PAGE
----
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Today we’re talking about 2 topics – firstly we’ll do a whistle-stop tour of some of the benefits of meditation (just in case your Monkey Mind needs some convincing!) and secondly I’ll give you a quick masterclass on meditation posture – how to sit so that you can feel comfortable when you meditate. It’s not supposed to hurt!
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How did you get on yesterday? Did you get time to sit with the meditation?
Any insights or questions? I’d love to hear from you![/heading][/vc_column_text][/vc_column][/vc_row][vc_row][vc_column width=”1/1″][vc_column_text]
Why On Earth Bother With Meditation?
The benefits of meditation are well documented. Even scientists are now agreeing with what meditators have known for thousands of years. Here’s a whistle-stop tour, to help your body and mind decide why you’re doing this:
- It is common sense that sitting quietly for 10 minutes or more each day will help us feel more calm and help us to de-stress.
- It can also give us more clarity in life, because we are training our mind – the monkey mind – the chattering mind – to concentrate, to relax and to focus. It can help us have more clarity, in everything else that we do.
- It can help us feel happier, because we are learning to accept life as it is and understanding how we impact our experience of life.
- We are practising exercises that help us to let go of the things that cause us pain and the things that stress us. Meditation has been clinically proven to have a positive impact on the hormones that cause the physiological and emotional experiences of stress.
- Scientists have now proven that meditation makes your brain grow! They have studied people who do simple mindfulness meditation exercises, even for a short period of time each day, and they have found that it physically alters your brain. It helps you to feel happier.
- Doctors are even using mindfulness meditation to help people suffering from depression. It is proving to be at least as effective as medication for many patients.
- Regular meditation has been proven to be good for your heart.
One of the side effects of regular meditation, though, is that it often allows you to become who you really are; it often removes the illusions, giving you deeper insights into life’s challenges; it often sets you free from those old, auto-pilot ways of responding to situations; it often helps you to release the baggage and the habits that have kept you stuck. It can set you free from those old blocks and fears.
Whatever your reasons for wanting to create a space for meditation in your daily life, it is likely to help you. As little as ten minutes a day will produce a shift that you will be able to feel.
How To Spot Someone Who Meditates Regularly
People who meditate regularly experience less stress, more calm, more happiness and a sense of being present in every moment.
They are less rocked by the tides of their emotions and are more able to easily handle their experience of life.
You can feel it, when you meet them. They are somehow more solid – more grounded – than most people.
They’re more likely to have a gentle smile on their face and a twinkle in their eye, no matter what is going on around them.
Convinced yet? How about sharing your own thoughts and ideas on this one – what do you think the benefits of meditation are? How do you want it to help you? How have you seen it help others? How about sharing, via our discussion thread?
And moving on… Did you feel any aches or pains during your meditation yesterday? I’m going to let you in on a little secret:
Meditation isn’t meant to hurt!
It’s not about turning your legs into a pretzel.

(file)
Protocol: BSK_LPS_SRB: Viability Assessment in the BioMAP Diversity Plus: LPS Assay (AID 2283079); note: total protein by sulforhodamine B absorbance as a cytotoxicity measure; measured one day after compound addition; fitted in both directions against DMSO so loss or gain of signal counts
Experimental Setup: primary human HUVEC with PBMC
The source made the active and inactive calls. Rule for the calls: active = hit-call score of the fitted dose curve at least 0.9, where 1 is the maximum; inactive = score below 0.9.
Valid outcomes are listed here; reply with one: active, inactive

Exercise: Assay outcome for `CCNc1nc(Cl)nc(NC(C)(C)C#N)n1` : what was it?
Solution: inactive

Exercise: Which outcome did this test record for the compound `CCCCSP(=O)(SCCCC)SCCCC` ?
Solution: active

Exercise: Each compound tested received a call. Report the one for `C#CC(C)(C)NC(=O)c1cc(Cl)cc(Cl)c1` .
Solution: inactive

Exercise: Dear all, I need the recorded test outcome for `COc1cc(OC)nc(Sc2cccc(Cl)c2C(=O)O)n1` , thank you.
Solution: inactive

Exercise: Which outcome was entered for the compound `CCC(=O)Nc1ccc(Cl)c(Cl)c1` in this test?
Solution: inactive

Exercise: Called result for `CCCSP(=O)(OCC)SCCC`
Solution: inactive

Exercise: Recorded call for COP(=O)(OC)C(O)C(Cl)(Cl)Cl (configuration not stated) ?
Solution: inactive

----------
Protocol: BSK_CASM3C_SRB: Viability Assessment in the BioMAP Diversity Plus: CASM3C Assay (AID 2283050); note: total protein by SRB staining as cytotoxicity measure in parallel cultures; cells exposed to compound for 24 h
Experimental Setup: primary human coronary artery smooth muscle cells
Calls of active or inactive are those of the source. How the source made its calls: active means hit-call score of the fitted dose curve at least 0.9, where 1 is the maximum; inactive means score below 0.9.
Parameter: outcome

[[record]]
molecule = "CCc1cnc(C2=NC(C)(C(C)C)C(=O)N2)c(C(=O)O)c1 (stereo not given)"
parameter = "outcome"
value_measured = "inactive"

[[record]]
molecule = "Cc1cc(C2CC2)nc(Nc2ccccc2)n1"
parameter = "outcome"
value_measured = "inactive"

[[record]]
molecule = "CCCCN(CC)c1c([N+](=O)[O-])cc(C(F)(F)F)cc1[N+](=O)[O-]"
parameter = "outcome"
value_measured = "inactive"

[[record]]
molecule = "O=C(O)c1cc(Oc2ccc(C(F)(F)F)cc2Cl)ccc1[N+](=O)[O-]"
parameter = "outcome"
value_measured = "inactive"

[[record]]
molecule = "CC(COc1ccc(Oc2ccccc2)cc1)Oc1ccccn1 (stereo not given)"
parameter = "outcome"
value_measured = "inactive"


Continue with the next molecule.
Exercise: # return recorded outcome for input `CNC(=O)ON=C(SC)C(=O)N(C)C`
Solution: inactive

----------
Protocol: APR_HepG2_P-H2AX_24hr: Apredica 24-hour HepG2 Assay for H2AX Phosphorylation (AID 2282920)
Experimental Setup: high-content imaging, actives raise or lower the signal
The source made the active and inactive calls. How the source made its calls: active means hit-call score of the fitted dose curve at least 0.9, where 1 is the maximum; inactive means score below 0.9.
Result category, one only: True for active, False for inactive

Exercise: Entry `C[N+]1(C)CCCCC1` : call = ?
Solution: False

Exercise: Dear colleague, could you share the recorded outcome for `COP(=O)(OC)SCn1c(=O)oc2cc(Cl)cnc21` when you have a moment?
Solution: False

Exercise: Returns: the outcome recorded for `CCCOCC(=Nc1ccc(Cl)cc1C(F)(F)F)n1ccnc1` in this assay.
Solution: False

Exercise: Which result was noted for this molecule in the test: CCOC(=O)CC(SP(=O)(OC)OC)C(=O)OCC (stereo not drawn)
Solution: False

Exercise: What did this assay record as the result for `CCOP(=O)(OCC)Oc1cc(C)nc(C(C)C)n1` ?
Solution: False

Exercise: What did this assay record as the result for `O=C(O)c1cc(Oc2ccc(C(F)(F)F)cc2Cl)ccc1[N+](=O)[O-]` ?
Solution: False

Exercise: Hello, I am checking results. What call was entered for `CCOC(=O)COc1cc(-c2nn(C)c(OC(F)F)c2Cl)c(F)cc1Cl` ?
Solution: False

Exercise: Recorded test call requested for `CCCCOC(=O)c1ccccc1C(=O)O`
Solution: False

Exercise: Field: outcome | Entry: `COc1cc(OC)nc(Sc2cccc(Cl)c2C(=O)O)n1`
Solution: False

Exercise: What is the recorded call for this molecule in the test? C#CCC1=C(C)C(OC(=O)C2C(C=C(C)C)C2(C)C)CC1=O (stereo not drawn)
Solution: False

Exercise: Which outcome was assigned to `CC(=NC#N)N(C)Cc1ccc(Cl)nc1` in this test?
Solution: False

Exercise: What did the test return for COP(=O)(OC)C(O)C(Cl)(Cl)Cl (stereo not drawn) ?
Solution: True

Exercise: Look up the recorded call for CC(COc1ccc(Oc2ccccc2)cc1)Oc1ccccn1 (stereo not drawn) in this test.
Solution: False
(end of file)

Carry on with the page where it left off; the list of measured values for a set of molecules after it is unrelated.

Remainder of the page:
In fact one of the best places to do meditation, when you are starting out, is on a chair, rather than on the floor.
Are You Sitting Comfortably?
One of the most common objections I hear when talking to people about meditation is that they can’t sit still for that long; it makes their legs hurt and their back ache.
We live in a society where being busy and multi-tasking are badges of honour that we wear with pride. The idea of sitting still and doing nothing can be a real shocker.
But many of us find it uncomfortable to sit still.
Why is that?
Often it is down to tension.
It might be physical tension in the body or it might be due to stress, which is effectively mental tension.
It can also be caused by tiredness – it takes energy to sit still – in which case a deep relaxation will help.
It could also be your Monkey Mind, which loves to distract us from meditating. And if its usual chatter hasn’t worked, it’ll pop in with random aches and itches to drive us scatty!
How Should You Sit To Meditate?
We often think we have to sit in a particular way to meditate, conjuring up images of über-serene models or gnarled yogis, with their legs contorted into the lotus position.
Yes, certain traditions have their ‘usual’ postures. But if they don’t work for you, that’s ok.
There’s no such thing as ‘should’ or ‘have to’, when it comes to getting meditation to work for you.
I have a wonderful, inspirational friend who is in her eighties. We studied together to become meditation teachers. She suffers from genuine physical pain when she sits, and it can take her over an hour to get her body moving in the mornings.
But despite all that, she is still able to find a way to sit still and meditate. I figure that if she can do it, there’s no way I’m entitled to any excuses!
But sitting still for ten minutes is perfectly achievable – think about a typical day:
- when we are driving, we sit for more than ten minutes
- when we are at work, we manage
- at mealtimes, most of us do it
- watching television, we can sit for hours
- on Facebook. . . well. . . ’nuff said!
So we know we can sit still for ten minutes.
But there is something about meditation that can make us tense up into an artificial sitting position.
The most important way to sit when you are meditating is in a way that allows you to feel comfortable, but awake, to make it easy to accept your body. Sometimes if, at a deeper level, we are resisting our meditation, it can make our body tense up, causing discomfort and physical pain – all caused by mental tension.
What To Do If Meditating Hurts
The first tactic in dealing with meditation pain is to notice whether it is ‘real pain’ or ‘give me attention’ pain.